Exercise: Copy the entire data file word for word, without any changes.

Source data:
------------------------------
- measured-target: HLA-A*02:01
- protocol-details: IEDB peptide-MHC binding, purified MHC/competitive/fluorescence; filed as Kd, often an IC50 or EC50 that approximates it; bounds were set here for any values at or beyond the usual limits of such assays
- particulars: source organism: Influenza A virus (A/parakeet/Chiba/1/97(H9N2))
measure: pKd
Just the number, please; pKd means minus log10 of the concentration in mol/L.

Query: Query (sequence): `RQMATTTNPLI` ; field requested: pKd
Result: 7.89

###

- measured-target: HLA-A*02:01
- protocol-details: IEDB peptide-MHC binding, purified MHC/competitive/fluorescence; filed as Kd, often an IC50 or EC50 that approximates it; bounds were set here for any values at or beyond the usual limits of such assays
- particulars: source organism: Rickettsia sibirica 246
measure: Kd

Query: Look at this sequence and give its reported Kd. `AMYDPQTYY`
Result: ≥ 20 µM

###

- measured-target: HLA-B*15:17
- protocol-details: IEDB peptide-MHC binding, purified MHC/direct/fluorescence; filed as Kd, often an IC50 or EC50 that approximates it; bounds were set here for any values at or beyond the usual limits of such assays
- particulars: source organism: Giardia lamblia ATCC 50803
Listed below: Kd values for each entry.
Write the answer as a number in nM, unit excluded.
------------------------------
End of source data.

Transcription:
- measured-target: HLA-A*02:01
- protocol-details: IEDB peptide-MHC binding, purified MHC/competitive/fluorescence; filed as Kd, often an IC50 or EC50 that approximates it; bounds were set here for any values at or beyond the usual limits of such assays
- particulars: source organism: Influenza A virus (A/parakeet/Chiba/1/97(H9N2))
measure: pKd
Just the number, please; pKd means minus log10 of the concentration in mol/L.

Query: Query (sequence): `RQMATTTNPLI` ; field requested: pKd
Result: 7.89

###

- measured-target: HLA-A*02:01
- protocol-details: IEDB peptide-MHC binding, purified MHC/competitive/fluorescence; filed as Kd, often an IC50 or EC50 that approximates it; bounds were set here for any values at or beyond the usual limits of such assays
- particulars: source organism: Rickettsia sibirica 246
measure: Kd

Query: Look at this sequence and give its reported Kd. `AMYDPQTYY`
Result: ≥ 20 µM

###

- measured-target: HLA-B*15:17
- protocol-details: IEDB peptide-MHC binding, purified MHC/direct/fluorescence; filed as Kd, often an IC50 or EC50 that approximates it; bounds were set here for any values at or beyond the usual limits of such assays
- particulars: source organism: Giardia lamblia ATCC 50803
Listed below: Kd values for each entry.
Write the answer as a number in nM, unit excluded.